Letter from Jethro Sumner to Abner Nash
Sumner, Jethro, 1733?-1785
Volume 15, Pages 410-411
GENERAL SUMNER TO GOVERNOR NASH.
Camp at Ramseys Mill, Sept. 3rd, 1780.
Near one third of the soldiers are under the disagreeable necessity of being employed in beating out wheat, at different farms for the subsistence of the Camp, not a beef secured, the sole dependence is taken from the wood or farms near Camp.
No Commissary immediately employed to look too—for these
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gross neglects, Mr. Molett had drove from this Brigade near 300 beaves, Col. Seawell informs without his knowledge, (they were Tory Property), and had not left one for the subsistance of this Camp. I wish your Excellency would give some order to the Commissary's department, that a more proper arrangement might take place among the soldiery. I intend moving the Camp on the other side the River today if possible, and as there is little provision to supply us on the march, for I assure you there is not a supply yet for this days use, I shall be under the necessity of continuing longer ther than I wish for.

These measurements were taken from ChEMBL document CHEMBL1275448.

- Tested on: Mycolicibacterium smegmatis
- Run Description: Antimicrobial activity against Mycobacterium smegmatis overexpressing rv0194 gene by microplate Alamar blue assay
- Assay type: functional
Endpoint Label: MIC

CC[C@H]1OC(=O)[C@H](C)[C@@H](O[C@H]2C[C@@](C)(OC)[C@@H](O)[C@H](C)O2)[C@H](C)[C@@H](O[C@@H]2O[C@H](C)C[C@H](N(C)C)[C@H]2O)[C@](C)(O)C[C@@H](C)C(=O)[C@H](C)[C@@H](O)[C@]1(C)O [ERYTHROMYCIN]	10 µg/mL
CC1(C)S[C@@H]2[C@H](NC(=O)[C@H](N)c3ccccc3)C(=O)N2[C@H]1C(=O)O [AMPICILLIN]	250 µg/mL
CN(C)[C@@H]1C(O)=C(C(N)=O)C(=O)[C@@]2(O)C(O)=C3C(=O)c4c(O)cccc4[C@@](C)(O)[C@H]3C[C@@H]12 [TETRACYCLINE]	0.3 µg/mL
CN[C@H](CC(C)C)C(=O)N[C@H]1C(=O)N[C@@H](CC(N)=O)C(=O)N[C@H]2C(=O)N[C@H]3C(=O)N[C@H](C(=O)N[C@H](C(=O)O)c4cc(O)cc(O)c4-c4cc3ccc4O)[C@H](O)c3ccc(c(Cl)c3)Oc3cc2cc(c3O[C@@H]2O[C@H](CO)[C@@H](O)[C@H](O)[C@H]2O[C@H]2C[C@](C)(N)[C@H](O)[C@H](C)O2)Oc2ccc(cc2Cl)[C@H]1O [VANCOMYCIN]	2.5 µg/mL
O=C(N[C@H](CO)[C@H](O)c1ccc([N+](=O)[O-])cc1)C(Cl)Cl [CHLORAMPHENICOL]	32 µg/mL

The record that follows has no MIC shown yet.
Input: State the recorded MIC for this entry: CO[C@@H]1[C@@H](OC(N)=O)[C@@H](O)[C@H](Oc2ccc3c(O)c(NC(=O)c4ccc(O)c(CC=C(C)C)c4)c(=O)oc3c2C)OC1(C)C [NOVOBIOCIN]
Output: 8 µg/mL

I am, Sir, with respect your Servt.,
(Note written on the back of the letter).
Sir: I desire you to read the within & let me know what measure is to be taken to get Sumners men to march.